Producing Video

Recently I read an article about a video for your company or blog and shooting on a limited budget. It made me think a little about the challenge of producing a video for business.

Video can be powerful for sharing more about your industry, product or service. It provides a level of credibility to your brand and or product. They are also very consumable, we now live in an age that when you want to learn something people seek out resources, consume and digest.

Confession – I stream video in my car on my way to work (no not to watch, but to listen). With an hour long drive, I can learn a lot, and I love to hear different professionals provide their interpretation. What sets a video apart from being “consumable” to “you’ve got to watch this” is not only the content but the production.

What’s great about a video is if you can produce it and do it well, you have it as a portfolio item moving forward, and it can live online.

You might be wondering, How much does a professionally produced video cost, what is the market standard?
Anywhere from $500 – $2,500 is a good estimate, depending on what is needed and how many different individuals you have as part of the process.

Is it worth it? In a word, yes.  You will read “ad nauseum” how video converts much higher numbers and that people are really willing to sit and listen to what you have to say (of course the message has to be worth their time and energy).

There is no doubt you can invest money and do the work yourself, but there are a few reasons you should consider hiring a professional.
1) They scout locations, come with equipment, monitor video and audio quality (during the process), and produce a final product, this is polished.
2) It’s professional looking and well developed
3) The investment in their production saves you time and the need to have post editing expertise

However, most smaller businesses can produce something on their own; I thought I would take a moment and break down the basics.

  1. Camera
  2. Lights
  3. Audio
  4. Content
  5. Action

I’m going to suggest (for a moment) to reflect on videos you’ve seen. The first major distraction is horrible audio. The second major distraction is bad lighting (I’ve been a victim as well). Lastly, if the content is garbage I have to stop and move on. All assessed within 15 – 20 seconds.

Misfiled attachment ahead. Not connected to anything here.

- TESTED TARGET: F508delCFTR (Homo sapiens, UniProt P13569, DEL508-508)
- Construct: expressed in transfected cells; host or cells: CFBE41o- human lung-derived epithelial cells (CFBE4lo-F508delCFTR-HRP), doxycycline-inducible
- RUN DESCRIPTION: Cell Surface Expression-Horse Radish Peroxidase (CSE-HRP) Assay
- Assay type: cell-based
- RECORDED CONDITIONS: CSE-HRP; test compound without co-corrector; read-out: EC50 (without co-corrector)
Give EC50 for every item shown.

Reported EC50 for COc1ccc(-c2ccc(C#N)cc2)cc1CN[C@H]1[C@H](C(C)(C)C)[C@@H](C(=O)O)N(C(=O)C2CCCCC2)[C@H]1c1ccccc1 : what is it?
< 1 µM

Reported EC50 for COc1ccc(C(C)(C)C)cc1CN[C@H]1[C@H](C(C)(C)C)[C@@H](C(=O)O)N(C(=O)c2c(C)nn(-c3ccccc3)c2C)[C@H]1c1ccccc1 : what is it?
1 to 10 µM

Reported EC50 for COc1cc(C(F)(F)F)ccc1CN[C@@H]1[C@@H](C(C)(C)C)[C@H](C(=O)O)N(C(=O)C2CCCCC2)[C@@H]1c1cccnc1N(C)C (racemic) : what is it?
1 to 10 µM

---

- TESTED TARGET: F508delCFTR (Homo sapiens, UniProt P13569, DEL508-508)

If you are considering producing a video to use for your business here is what I suggest with a small investment.

  1. CameraLOW END: iPhone
    HIGH END: DSLR Camera
    Ensure your equipment is stable and on a tripod.
  2. LightsLOW END: For an inside shoot, even using a desk task light will improve your video significantly. Shooting video outdoors? Mother Nature does an excellent job with natural lighting
    HIGH END: Go to Amazon and order a lighting kit for $50 – 75.
  3. AudioNow this depends on what your filming with; if you are working with an iPhone, you might need to consider a mic that records the audio separately and then sync to your video post production. If your fortunate enough to have an input (for example on a DSLR) a wireless lavalier microphone is fantastic.
    LOW END: An iPhone, or digital recording device
    HIGH END: Wireless lavalier microphone
  4. ContentWhats your purpose or objective, start there, and how are you going to communicate it. A script is super helpful to hone your message. Depending on the video (if there are more moving parts involved) you may need to storyboard out the concept and different shots that you need. Bottom line, have a plan to ensure it moves smoothly.
    OBJECTIVE: Concise, consumable, and informative
  5. ActionTo me, this means people. It could be talent that you need to be in the video, or it’s people that you need behind the scenes.
    Don’t get me wrong; you can do a one-man/woman show, but a few extra people who know the plan can help you execute your message quickly, they will provide valuable feedback, and ensure everything runs smoothly.
  6. Post production and editingThere are lots of options here; I prefer Adobe’s Premier Pro, but use what you’re comfortable with and keep it simple.



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